Snow is falling at a rapid pace. It blurs my field of vision. It seeps into the inner corners of my eyes. I stand there, still as the landscape, and watch as it sinks tree limbs and collects in crevices like clusters of down. The sky, the air and the earth are all the same shade of white, and for one small moment, I disappear, too.
Prior to a couple of years ago, I never thought of myself as someone who was influenced by the pulls of popular culture. I remember sitting in a Women's Studies class at my liberal arts college and watching the professor showing a slide of a provocative fashion ad. I think it was Versace or something of that sort. She, the professor, was trying to make us see an underlying message of female subordination. But I simply could not, at the time, make the connection between my world and the one where dark-eyed 15-year-old girls, bony and frail, slunk into shadows, erotically positioned. I was quick to brush it off it as feminist hoopla, and I wanted no part of it.
I can't pinpoint it exactly, but somewhere in the lapse of time between when I first gave birth and now, the scales fell from my eyes, and I began seeing things differently. It became clear to me that there are, in fact, messages all over the place. These messages are constantly telling me how to filter my reality, and they are shot at me from nearly every external influence. I've gotten them my entire life from books, in school, through friends, from what I see on television and in magazines, even from family. Sure, they have shaped my impressions on the small matters, like how I wear my hair and how I prefer the cut of my jeans. But their mark is also visible on big matters, too, for instance my ideas about parenting, happiness, success.
The messages of our culture are subtle and pervasive. They are like the air we breathe; inescapable, seemingly weightless. The problem, I think, is that we've grown so accustomed to, and accepting of, their presence that we no longer call them out for what they are. Annie Dillard writes that "seeing is of course very much a matter of verbalization. Unless I call my attention to what passes before my eyes, I simply won't see it." And so it is with cultural immersion and us.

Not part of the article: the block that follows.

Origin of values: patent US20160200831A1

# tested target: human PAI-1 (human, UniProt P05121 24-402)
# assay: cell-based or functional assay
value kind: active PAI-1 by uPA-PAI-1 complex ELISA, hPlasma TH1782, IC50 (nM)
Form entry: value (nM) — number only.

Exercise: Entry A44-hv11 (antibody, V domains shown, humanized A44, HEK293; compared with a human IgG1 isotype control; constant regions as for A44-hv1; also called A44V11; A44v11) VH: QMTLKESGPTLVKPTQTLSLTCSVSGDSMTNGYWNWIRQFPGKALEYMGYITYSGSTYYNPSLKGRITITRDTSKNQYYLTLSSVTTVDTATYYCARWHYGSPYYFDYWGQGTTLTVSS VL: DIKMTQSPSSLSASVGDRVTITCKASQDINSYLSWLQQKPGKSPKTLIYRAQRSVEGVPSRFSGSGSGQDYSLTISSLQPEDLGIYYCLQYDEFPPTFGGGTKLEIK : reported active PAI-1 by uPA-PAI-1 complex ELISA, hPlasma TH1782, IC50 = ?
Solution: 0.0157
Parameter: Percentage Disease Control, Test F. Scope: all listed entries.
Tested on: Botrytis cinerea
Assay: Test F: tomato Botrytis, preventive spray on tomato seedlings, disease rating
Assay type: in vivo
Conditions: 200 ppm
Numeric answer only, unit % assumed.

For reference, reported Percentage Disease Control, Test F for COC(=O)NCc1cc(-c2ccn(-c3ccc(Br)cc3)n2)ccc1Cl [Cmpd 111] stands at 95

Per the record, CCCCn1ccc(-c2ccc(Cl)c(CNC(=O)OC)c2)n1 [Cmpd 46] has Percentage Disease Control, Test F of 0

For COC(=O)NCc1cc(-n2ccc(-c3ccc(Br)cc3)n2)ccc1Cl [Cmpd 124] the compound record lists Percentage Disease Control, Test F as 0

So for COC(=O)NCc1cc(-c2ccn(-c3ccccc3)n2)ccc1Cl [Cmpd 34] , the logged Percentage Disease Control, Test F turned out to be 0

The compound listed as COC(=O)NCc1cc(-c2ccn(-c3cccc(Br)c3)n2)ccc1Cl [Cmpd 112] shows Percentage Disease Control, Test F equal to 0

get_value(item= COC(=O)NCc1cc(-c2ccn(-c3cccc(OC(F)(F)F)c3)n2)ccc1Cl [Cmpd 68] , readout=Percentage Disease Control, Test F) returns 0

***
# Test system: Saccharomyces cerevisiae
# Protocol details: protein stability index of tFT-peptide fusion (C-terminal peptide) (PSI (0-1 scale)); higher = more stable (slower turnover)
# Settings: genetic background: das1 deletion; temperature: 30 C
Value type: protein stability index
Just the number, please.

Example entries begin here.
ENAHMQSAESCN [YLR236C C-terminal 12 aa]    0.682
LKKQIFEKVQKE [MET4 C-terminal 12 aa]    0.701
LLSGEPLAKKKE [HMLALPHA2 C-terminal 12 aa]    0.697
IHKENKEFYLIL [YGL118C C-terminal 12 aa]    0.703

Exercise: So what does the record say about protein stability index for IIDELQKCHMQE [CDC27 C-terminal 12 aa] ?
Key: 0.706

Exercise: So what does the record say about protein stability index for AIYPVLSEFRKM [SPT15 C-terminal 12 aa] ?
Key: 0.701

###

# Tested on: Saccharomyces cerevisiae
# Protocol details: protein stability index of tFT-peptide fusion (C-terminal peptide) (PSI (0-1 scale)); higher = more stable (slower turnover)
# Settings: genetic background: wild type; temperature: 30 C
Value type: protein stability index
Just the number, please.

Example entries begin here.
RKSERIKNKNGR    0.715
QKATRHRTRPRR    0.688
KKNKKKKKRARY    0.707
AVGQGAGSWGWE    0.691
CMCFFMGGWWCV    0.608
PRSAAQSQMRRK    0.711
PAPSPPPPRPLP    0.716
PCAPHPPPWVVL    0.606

More recently, I've come to realize that nowhere have these messages had more of a stronghold on me than on the relationship I have with my body, and namely, my ideas about how it should look. Perhaps it was growing up in Los Angeles. Or the fact that, as a child, I was a chubbier than most of the other kids my own age. All I can tell you is that I knew what a calorie was at the age of 7. I was on a diet by the age of 9. And pretty much ever since then, it's always been about the numbers. As long as the scale went down instead of up, as long as the sizes got smaller instead of larger. When I started exercising more, it became about making myself leaner instead of lighter, but it was more or less one and the same. If the numbers were OK, then so was I.
I learned very early on what it would take to feel good about my body, and it all turned out to be false. Our culture happens to place value on an extremely thin (or lean) body type, though it's not like this everywhere. I've spent so much of my time chasing this ideal, but I never bothered to ask myself why. Why am I trying to make myself look a certain way? And the truth is pursuing this path has never brought me any real satisfaction. It has never made me feel more comfortable in my own skin. When we continue to relate to ourselves from a place of disconnection and deprivation, anxiety always persists. This is because true beauty is an inside job. It has roots. It has nothing to do with how you appear to the outside world. It's about knowing instead what makes you feel beautiful.
What makes you feel beautiful?
This post originally appeared on Jessica's blog, Nourished Mom
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